The BBC Radiophonic Workshop in The Guardian's archive
Earlier this year I was lucky enough to have the chance to see some of the surviving members of the BBC Radiophonic Workshop play live at the Camden Roundhouse, and to attend a question and answer session with them beforehand.
Photo by Stickpeople
Almost certainly the biggest impact the BBC Radiophonic Workshop had on popular culture was Delia Derbyshire's electronic realisation of the Doctor Who theme. However, that didn't hit the nation's screens until 23rd November 1963, 46 years ago today, and 5 years after the workshop was founded. I wondered if anything had drawn the public eye to this band of sound alchemists earlier, and so I had a dig around in The Guardian's digital archive.
I think Ian Rodger, for example, would have been very surprised to have seen members of the workshop alive and well and playing gigs in 2009. In 1962 he declared in The Guardian that:
"The great era of experiment which began with the exploration of the aesthetic possibilities of electronically produced sound now seems to be drawing to a close"
In fairness, his point was not that there was no future at all in the radiophonic sound, but that he was tired of over-use of the 'novelty' of electronic sound effects in radio drama
A lengthier piece extolling the virtues of the Radiophonic Workshop in The Guardian dates from March 1962, by Mary Crozier, entitled "Engineering Music". She opens by saying that:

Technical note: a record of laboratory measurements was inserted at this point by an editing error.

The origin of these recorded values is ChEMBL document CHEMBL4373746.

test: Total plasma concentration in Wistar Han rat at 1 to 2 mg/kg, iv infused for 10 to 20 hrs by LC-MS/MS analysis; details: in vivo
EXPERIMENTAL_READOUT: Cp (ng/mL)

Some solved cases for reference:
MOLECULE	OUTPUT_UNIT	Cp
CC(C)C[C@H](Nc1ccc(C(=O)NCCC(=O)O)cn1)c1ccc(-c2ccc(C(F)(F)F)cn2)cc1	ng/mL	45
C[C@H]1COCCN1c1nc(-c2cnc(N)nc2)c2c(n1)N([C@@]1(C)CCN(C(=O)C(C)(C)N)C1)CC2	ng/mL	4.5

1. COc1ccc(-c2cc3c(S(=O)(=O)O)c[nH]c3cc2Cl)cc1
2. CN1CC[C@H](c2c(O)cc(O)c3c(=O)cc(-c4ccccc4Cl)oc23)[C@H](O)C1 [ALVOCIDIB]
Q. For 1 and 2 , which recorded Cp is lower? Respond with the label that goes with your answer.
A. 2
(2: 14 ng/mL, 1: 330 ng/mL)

"For several years, whenever I have seen the name of the Radiophonic Workshop in the BBC's productions, I have pricked up my ears. Though I don't hear as many programmes as I should like, because I see so many."
Crozier visited the Maida Vale base of the Workshop, and interviewed Desmond Briscoe:
"Desmond Briscoe, the head of this alchemist's chamber, told me that of the seven people in the workshop, half (three and a half? Special radiophonic fractions?) are engineers. The unit is unique in its engineer-musicians. To manipulate sound needs both technical instinct and dramatic and musical ability."
"The apparatus is much more prosaic than the product. The filter changing white noise to pink noise is more like a laboratory piece than the poetry it can help produce. I left the engineer-musicians among their miles of delicate thin tapes, thinking of Desmond Briscoe's reminder that it is easy to be unpleasant in manipulated sound, but more difficult to be beautiful."
We think that we live in a muddled-up converged media landscape at the moment, but in 1962 the Radiophonic Workshop cropped up again in a Guardian piece. This time they were putting on an event as part of the Earls Court Radio Show. The main attraction at the Radio Show that year was the demonstration of colour television.
In 1963 the workshop was name-checked by The Guardian's regular radio reviewer Anne Duchene. Having been underwhelmed by a new sound effects laden play by Giles Cooper, she was rather more enamoured of the sound effects on children's radio.
Finally, in September 1963, Mary Crozier again made reference to the Radiophonic Workshop's television output, providing 'clever' sounds during the 'gripping' climax to Nigel Kneale's "The Road". She opened her review by stating that:
"Great expectation must be aroused by the prospect of any play by Nigel Kneale. The Quatermaas serials were really the peak of science fiction; anything else on those lines has only been a pale shadow."
Little was she to know that in only a couple of months time, Doctor Who, the Daleks, and the inspired Radiophonic Workshop sounds that accompanied them, were about to hit the small screen for the first time.